Thursday, January 18, 2001

Physicians testify in girl's death




By Janice Morse
The Cincinnati Enquirer

        HAMILTON — In an unusual case accusing a person of causing an injury that led to the victim's death years later, doctors on Wednesday testified that Ashley Smith's brain injury while an infant made her vulnerable to the illness that eventually killed her when she was 8.

        Her biological mother's boyfriend, John C. Cooper of Hamilton, is on trial for involuntary manslaughter in Butler County Common Pleas Court before Judge Michael J. Sage.

Cooper
Cooper
        Ashley suffered a life-threatening brain injury in December 1990, when she was just under a month old; doctors said she showed signs of shaken baby syndrome, meaning she suffered bleeding in her head and eyes, believed to result from being violently shaken.

        Mr. Cooper was convicted of child endangering and spent a year in prison.

        Now he faces up to 10 years if Judge Sage finds that he caused the original injury — and that it led to Ashley's death after a bout with pneumonia in October 1999, a few weeks shy of her ninth birthday.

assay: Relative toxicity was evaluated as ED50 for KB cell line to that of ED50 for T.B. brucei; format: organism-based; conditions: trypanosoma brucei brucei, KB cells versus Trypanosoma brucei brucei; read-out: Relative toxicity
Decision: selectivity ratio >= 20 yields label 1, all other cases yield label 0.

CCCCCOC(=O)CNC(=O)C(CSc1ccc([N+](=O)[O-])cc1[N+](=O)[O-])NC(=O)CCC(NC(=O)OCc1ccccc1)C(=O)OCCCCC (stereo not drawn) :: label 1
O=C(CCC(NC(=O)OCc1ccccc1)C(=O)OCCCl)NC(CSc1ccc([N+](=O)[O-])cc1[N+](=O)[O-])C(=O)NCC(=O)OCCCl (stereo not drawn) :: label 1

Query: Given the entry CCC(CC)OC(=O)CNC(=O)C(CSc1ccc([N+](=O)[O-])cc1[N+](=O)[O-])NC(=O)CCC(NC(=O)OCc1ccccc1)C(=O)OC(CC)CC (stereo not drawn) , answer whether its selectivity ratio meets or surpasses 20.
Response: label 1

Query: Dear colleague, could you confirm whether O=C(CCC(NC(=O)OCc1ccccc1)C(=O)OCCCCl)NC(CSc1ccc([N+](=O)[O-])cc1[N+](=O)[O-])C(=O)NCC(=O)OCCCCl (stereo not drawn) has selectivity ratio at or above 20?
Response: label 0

Defense attorney Mary Dudley asked Judge Sage to throw out the case, claiming it amounted to double jeopardy against Mr. Cooper.

        But Assistant Prosecutor Craig Hedric said the Ohio Supreme Court has held that double jeopardy does not apply in cases where additional facts or events occur after the original prosecution.

        As a result of her brain injuries, Ashley was diagnosed with severe mental retardation and cerebral palsy. She was unable to talk or even roll over; she had to be fed through a tube.

        Children in such condition are “sitting ducks for infection,” said Dr. Robert Lerer, one of Ashley's doctors. They also are more likely to die from an illness such as pneumonia.

        Ms. Dudley questioned whether her client's actions could have caused Ashley's injuries — and whether the fatal bout with pneumonia really was a direct result of those injuries.

       



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